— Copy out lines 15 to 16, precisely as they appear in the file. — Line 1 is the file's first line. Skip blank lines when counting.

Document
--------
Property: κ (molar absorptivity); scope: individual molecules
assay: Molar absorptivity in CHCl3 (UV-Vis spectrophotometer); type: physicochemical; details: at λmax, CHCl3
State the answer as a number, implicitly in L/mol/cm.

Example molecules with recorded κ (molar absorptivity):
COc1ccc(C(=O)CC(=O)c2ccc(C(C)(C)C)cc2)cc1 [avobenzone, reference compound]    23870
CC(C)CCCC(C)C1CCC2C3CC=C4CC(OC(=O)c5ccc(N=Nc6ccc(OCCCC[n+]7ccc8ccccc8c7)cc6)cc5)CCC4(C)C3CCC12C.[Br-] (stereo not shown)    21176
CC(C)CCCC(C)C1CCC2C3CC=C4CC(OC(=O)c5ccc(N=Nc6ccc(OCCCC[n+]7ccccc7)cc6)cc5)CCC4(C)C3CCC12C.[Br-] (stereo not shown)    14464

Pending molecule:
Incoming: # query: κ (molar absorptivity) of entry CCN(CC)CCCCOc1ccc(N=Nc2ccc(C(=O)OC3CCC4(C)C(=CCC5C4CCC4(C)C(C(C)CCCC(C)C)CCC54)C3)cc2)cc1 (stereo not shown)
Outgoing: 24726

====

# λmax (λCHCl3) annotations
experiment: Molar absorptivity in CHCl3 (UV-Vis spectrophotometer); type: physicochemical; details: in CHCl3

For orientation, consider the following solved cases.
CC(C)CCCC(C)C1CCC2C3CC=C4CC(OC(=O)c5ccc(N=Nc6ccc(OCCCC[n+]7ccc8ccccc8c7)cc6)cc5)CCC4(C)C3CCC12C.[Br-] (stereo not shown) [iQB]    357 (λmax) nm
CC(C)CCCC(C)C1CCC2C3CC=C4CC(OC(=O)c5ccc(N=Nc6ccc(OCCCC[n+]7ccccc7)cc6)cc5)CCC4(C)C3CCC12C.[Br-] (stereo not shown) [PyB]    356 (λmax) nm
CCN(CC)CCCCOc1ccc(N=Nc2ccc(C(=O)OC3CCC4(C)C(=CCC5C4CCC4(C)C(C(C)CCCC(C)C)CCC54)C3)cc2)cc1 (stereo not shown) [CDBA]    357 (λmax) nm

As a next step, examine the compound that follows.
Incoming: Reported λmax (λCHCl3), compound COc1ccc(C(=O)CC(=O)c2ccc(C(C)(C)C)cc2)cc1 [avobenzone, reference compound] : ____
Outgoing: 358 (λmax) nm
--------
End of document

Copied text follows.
CC(C)CCCC(C)C1CCC2C3CC=C4CC(OC(=O)c5ccc(N=Nc6ccc(OCCCC[n+]7ccc8ccccc8c7)cc6)cc5)CCC4(C)C3CCC12C.[Br-] (stereo not shown) [iQB]    357 (λmax) nm
CC(C)CCCC(C)C1CCC2C3CC=C4CC(OC(=O)c5ccc(N=Nc6ccc(OCCCC[n+]7ccccc7)cc6)cc5)CCC4(C)C3CCC12C.[Br-] (stereo not shown) [PyB]    356 (λmax) nm